The goals of this application are to understand the epigenetic and molecular mechanisms that control orofacial bone aging and osteoporosis in parallel with long bones and explore the extent to which targeting epigenetic factor could prevent orofacial bone aging and promote dental, oral and craniofacial tissue regeneration. Aging causes significant changes to bone, characterized by a decrease in the adult stem cell pool, self-renewal and trabecular bone formation, and an increase in marrow adipose tissue accumulation. Orofacial bone, especially alveolar/trabecular bone, is a dynamic and self-renewing tissue with high turnover rate which often dramatically decreases with aging. Mesenchymal stem/stromal cells (MSCs) are adult stem cells in long and orofacial bones and are responsible for continuous tissue renewal, regeneration, and repair. MSCs derived from orofacial bone tissues (OMSCs) are excellent sources for craniofacial bone regeneration due to their closer embryonic origins to the injured sites. Over the past decade, significant progress has been made in understanding the molecular mechanisms governing skeletal aging and osteoporosis. However, little is known about how epigenetic factors control skeletal homeostasis and aging, specifically orofacial bone aging. Using siRNA screening, we discovered that the histone demethylase KDM4B played a critical role in osteogenic differentiation of BMSCs by erasing trimethylated histone H3 at lysine 9 (H3K9me3). The expression of Kdm4b was significantly downregulated in BMSCs isolated from aging mice compared to young mice. To explore the functional role of KDM4B in orofacial bone homeostasis and aging, we utilized Prx1Cre mice to delete Kdm4b in limb and cranial mesenchyme. We found that the deletion of KDM4B accelerated orofacial bone aging and osteoporosis by reducing bone formation and increasing adipogenesis. Importantly, we also identified that parathyroid hormone (PTH), which has been showed to regulate MSC stemness and fate decision, induced Kdm4b in OMSCs. Based on these exciting studies, we hypothesize that KDM4B is a critical epigenetic factor which controls orofacial bone aging and OMSC stemness, and induction of KDM4B promotes OMSC-mediated craniofacial bone regeneration. To test our hypothesis, we propose the following three specific aims: 1) To determine whether KDM4B plays a critical role in regulation of fate decision, osteogenesis and self-renewal of OMSCs in parallel with BMSCs; 2) To determine whether induction of KDM4B prevents orofacial bone aging and promotes orofacial bone regeneration in vivo in parallel with long bones; and 3) To explore epigenetic mechanisms by which KDM4B controls orofacial bone aging and self-renewal of OMSCs in parallel with BMSCs. New findings from our studies will have important implications in developing innovative therapeutic strategies for preventing orofacial bone aging and promoting craniofacial bone regeneration.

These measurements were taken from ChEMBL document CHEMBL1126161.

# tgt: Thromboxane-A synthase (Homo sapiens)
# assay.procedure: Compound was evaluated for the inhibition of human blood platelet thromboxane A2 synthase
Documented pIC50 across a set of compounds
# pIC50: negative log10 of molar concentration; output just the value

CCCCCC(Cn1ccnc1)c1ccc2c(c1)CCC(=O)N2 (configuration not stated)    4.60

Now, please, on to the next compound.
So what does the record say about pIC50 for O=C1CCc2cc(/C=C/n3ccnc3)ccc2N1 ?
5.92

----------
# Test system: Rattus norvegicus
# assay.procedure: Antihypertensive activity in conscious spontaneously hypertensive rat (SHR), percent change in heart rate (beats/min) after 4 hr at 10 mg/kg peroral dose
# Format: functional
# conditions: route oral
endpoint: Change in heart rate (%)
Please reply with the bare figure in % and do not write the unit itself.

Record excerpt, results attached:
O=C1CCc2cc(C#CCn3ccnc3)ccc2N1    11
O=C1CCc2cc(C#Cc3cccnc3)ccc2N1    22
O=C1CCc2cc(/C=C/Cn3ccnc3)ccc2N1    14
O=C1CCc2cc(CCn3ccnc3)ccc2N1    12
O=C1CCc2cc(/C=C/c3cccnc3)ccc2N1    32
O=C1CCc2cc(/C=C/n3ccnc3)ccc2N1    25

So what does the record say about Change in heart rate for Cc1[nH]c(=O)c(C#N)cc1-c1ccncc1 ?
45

Public Health Relevance

Our application is to examine how the epigenetic factors regulate self-renewal and fate decision of orofacial adult stem cell and orofacial bone aging and explore whether targeting the epigenetic factors could counteract orofacial bone aging. The discoveries from this study will have important implications in developing novel strategies for preventing aging-related orofacial bone loss and promoting stem cell-mediated craniofacial bone regeneration.

National Institute of Health (NIH)
National Institute of Dental & Craniofacial Research (NIDCR)
Research Project (R01)
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Special Emphasis Panel (ZDE1)
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Chander, Preethi
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University of California Los Angeles
Schools of Dentistry/Oral Hygn
Los Angeles
United States
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